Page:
Star Trek: Voyager (1995–2001)
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Barge of the Dead 

When her shuttle crosses paths with an ion storm, B'Elanna Torres is severely injured and slips into a coma. She envisions Klingons killing her crew mates and her, and then finds herself on... See full summary »


(as Mike Vejar)


(based upon "Star Trek" created by), (created by) | 5 more credits »

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When her shuttle crosses paths with an ion storm, B'Elanna Torres is severely injured and slips into a coma. She envisions Klingons killing her crew mates and her, and then finds herself on the Barge of the Dead traveling to Gre'thor, the Klingon version of hell. Just before the dream ends her Mother appears on board with the rest of the damned souls. When she regains consciousness in sickbay she experiences a crisis of faith. Despite the support of the friends B'Elanna is convinced that her Mother is dead and suffering dishonor because her daughter never embraced her Klingon heritage. Written by Meribor

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Release Date:

6 October 1999 (USA)  »

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Aspect Ratio:

1.33 : 1
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Did You Know?


Mark Tobin, who plays an unnamed Klingon in this episode, previously played a Klingon over 30 years earlier in Star Trek: Day of the Dove (1968). Before that he played Khan's right-hand man Joaquin in Star Trek: Space Seed (1967). See more »


Nelix claims that the "Klingon Artifact" found is from the Alpha Quadrant, when Qo'nos is found in the Beta Quadrant.

The artifact was found in the Delta Quadrant, but when B'Elanna discussed with Chakotay, she assumed that Borg might have assimilated some Bird of Prey in Alpha Quadrant. There are few possibilities that Klingons haven't had any contacts with the Borg in the Beta Quadrant like humans have had with them on the Wolf 359, or they are too proud to admit that. So claiming it happened in the Alpha Quadrant, it can be emphasized that a single Bird of Prey fought valiantly against the Borg cube or that the Bird of Prey was previously damaged by someone else. Thus based on B'Elanna's and Chakotay's discussion it can be assumed to be from the Alpha Quadrant. Also everything happened in B'Elanna's head so Neelix was just her imagination and thus would support her original assumption, that the artifact was link to the Alpha Quadrant. See more »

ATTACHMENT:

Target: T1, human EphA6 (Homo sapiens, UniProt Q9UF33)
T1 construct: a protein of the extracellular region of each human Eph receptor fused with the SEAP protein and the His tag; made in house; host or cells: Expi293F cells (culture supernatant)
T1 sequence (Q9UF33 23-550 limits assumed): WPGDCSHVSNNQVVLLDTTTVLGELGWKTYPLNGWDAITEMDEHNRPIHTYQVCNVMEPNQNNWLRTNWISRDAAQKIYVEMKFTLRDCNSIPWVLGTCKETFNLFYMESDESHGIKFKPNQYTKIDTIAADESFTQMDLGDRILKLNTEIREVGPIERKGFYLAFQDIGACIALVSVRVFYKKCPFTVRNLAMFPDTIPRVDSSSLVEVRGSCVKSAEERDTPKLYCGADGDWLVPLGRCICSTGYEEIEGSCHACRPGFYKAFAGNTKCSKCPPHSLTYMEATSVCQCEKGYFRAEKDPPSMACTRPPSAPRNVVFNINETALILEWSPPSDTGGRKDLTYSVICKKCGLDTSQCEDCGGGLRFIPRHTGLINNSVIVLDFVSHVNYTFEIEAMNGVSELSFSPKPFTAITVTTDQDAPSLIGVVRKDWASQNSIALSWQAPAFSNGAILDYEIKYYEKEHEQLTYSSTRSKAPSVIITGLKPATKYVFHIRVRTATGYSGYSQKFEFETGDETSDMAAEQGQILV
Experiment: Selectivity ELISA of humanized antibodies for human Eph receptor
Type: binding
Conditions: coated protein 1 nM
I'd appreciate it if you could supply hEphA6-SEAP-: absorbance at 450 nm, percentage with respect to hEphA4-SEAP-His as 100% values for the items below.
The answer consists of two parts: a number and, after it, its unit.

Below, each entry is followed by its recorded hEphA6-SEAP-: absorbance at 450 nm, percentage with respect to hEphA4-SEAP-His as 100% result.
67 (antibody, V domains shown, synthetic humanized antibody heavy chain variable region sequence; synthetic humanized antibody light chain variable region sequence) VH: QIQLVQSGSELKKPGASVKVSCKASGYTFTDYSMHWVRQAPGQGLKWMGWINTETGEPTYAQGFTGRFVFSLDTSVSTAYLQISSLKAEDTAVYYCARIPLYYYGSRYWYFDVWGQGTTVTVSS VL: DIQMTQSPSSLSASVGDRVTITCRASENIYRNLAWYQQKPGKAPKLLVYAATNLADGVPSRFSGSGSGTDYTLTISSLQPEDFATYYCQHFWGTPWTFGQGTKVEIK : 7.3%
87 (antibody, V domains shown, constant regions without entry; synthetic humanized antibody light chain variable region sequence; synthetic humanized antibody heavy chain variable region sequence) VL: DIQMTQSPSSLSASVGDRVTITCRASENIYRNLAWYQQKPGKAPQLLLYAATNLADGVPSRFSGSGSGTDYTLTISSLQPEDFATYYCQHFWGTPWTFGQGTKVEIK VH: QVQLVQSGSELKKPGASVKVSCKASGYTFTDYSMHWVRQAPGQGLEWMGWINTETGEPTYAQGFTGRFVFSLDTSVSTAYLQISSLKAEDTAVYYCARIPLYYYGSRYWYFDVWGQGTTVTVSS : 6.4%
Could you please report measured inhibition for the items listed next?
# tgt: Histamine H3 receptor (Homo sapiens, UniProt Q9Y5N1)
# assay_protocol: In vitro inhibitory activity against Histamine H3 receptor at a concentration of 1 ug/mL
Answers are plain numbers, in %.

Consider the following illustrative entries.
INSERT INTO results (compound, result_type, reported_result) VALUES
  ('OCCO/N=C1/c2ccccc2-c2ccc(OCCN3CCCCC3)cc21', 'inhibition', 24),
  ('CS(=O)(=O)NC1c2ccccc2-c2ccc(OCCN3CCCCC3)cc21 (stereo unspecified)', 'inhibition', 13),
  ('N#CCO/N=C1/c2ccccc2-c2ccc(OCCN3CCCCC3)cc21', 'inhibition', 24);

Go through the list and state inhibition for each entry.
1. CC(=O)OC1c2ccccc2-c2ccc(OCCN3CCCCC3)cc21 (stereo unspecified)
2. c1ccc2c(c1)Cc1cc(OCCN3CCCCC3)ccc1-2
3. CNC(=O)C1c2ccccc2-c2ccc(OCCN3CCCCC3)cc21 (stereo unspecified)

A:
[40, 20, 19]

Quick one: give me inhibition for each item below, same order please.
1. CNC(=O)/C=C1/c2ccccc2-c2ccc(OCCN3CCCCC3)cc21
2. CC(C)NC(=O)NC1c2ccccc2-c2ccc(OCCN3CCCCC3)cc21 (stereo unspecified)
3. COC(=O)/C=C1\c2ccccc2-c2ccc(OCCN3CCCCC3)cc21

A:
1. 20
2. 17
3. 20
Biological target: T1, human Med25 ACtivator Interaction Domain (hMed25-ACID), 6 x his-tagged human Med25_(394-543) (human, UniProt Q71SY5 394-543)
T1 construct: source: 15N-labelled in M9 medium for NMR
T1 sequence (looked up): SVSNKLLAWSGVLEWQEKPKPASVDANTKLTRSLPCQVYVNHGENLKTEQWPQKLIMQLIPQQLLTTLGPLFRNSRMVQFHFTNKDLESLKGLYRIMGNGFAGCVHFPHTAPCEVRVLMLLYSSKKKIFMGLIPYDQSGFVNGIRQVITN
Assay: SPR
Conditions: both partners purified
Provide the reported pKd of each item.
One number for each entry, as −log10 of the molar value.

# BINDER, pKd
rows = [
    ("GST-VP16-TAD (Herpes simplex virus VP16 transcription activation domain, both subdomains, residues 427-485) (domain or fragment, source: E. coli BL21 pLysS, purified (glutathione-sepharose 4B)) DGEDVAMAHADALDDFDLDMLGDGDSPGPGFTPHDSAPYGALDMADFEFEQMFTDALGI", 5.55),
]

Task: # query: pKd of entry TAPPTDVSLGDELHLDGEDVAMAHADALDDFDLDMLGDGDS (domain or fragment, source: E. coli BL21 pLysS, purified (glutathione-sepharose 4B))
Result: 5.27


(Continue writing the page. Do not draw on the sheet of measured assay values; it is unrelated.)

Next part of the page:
Chakotay: Looks like the Klingons beat Starfleet to the Delta Quadrant by a few hundred years. You may be holding the most important archeological find in Klingon history.
B'Elanna Torres: Remind me to plant a flag on behalf of the Empire.
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Star Trek: Voyager - Main Title
Written by Jerry Goldsmith
Performed by Jay Chattaway
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User Reviews

Science fiction AND fantasy
23 May 2012 | by See all my reviews

This episode is packed with Klingon religious mythology. While B'Elanna is in a near death experience, she has visions of the Klingon afterlife. She comes out changed. Tom Paris asks her "Why have you become a born-again Klingon?" If you are the kind of fan who hates fantasy or anything religious or mythological in your science fiction, steer clear of this episode. But, if you believe, like Chakotay says here, that, "not everything in the universe can be scanned with a tricorder," you might find this episode worth a look.

Without going into the storyline, it has some good dramatic tension in it. The reality of the mythic appearances is ambiguous; and at a deeper personal level, this episode is about B'Elanna coming to terms with her Klingon identity, as well as resolving—or at least making a decisive turn—on some big internal issues she has about her mother.

In some ways this episode is a couple of scoops of the California Religion, but in other ways I found it interesting. While Karen Austin, as B'Elanna's mother, is given some really horrible pieces of script to deal with, we see Roxanne Dawson doing some of her best work, at least that I've ever seen. And I have to say, drawbacks aside, Ronald Moore & Co. were trying to deal with some big and serious issues here, and got a lot done in 45 minutes. I think that fans who dissed this episode by giving it low stars did so because of the Klingon religious elements; without that, I think they would have easily bulked the stars up to 8 on this one, for its acting, storyline, and even for the special effects.

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